NotesFAQContact Us
Search Tips
Back to results
Peer reviewed Peer reviewed
Direct linkDirect link
ERIC Number: EJ688589
Record Type: Journal
Publication Date: 2005-Feb
Pages: 12
Abstractor: Author
ISSN: ISSN-0096-3445
Depressive Realism and Outcome Density Bias in Contingency Judgments: The Effect of the Context and Intertrial Interval
Msetfi, Rachel M.; Murphy, Robin A.; Simpson, Jane; Kornbrot, Diana E.
Journal of Experimental Psychology: General, v134 n1 p10-22 Feb 2005
The perception of the effectiveness of instrumental actions is influenced by depressed mood. Depressive realism (DR) is the claim that depressed people are particularly accurate in evaluating instrumentality. In two experiments, the authors tested the DR hypothesis using an action-outcome contingency judgment task. DR effects were a function of intertrial interval length and outcome density, suggesting that depressed mood is accompanied by reduced contextual processing rather than increased judgment accuracy. The DR effect was observed only when participants were exposed to extended periods in which no actions or outcomes occurred. This implies that DR may result from an impairment in contextual processing rather than accurate but negative expectations. Therefore, DR is consistent with a cognitive distortion view of depression.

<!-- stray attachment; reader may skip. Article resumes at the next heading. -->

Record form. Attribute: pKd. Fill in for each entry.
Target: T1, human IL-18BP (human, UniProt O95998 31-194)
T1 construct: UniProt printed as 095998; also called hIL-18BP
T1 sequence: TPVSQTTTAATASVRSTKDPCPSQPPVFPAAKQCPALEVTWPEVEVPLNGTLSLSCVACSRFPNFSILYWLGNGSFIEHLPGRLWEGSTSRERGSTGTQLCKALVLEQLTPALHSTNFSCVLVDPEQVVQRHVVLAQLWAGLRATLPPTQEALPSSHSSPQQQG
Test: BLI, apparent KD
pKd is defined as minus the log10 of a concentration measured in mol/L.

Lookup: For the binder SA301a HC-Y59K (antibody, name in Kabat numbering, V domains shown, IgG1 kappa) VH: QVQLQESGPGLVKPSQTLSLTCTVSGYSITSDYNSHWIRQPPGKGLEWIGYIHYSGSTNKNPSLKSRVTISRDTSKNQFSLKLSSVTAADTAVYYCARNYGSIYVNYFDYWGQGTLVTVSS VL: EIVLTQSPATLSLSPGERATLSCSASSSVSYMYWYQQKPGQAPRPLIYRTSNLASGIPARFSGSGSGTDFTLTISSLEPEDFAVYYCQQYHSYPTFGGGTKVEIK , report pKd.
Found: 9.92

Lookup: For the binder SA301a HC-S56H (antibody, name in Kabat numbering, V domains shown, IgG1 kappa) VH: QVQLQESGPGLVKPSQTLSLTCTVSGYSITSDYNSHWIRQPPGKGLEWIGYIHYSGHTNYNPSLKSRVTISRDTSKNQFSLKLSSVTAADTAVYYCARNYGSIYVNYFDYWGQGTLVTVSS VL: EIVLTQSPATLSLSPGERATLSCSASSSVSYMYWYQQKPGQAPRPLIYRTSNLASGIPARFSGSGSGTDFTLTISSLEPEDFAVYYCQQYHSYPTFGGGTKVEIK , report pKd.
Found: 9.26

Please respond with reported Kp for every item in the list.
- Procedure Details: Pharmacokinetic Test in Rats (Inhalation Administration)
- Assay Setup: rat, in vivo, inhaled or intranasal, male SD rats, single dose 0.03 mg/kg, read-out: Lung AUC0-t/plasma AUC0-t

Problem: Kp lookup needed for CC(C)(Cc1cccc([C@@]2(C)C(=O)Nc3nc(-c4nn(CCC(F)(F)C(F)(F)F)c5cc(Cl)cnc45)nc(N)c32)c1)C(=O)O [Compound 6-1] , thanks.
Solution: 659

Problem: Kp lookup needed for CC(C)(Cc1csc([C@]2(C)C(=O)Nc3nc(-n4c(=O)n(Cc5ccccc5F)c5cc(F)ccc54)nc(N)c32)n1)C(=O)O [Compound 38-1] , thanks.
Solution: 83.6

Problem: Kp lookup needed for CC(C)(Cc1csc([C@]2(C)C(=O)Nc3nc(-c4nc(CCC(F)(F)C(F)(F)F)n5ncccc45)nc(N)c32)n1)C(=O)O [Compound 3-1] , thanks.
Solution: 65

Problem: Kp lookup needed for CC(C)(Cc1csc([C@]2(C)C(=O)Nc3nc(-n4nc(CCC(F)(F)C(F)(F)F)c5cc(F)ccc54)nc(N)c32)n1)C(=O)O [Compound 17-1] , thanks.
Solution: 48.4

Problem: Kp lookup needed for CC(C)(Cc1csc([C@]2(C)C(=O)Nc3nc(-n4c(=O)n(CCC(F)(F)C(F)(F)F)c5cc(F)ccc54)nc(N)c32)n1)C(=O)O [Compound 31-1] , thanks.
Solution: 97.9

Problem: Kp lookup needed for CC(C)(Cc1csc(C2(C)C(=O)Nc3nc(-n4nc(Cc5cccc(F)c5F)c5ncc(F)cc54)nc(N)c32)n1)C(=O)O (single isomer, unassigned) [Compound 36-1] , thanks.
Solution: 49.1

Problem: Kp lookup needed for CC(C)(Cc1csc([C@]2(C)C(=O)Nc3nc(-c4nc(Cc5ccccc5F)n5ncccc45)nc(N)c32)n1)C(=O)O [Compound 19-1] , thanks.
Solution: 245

American Psychological Association, 750 First Street, NE, Washington, DC 20002-4242. Tel: 800-374-2721 (Toll Free); Tel: 202-336-5510; TDD/TTY: 202-336-6123; Fax: 202-336-5502; e-mail:
Publication Type: Journal Articles; Reports - Research
Education Level: N/A
Audience: N/A
Language: English
Sponsor: N/A
Authoring Institution: N/A